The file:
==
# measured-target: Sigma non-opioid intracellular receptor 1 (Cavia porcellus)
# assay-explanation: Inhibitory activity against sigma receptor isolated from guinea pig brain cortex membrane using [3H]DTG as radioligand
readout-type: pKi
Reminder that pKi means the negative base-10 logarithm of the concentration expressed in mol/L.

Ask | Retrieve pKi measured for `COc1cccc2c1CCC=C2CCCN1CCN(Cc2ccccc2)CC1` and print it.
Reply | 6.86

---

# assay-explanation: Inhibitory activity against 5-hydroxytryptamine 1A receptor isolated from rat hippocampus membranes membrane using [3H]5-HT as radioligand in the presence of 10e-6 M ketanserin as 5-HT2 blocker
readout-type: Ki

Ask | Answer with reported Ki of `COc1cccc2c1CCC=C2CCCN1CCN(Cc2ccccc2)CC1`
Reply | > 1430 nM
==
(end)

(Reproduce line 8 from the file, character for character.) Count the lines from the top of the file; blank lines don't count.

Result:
# assay-explanation: Inhibitory activity against 5-hydroxytryptamine 1A receptor isolated from rat hippocampus membranes membrane using [3H]5-HT as radioligand in the presence of 10e-6 M ketanserin as 5-HT2 blocker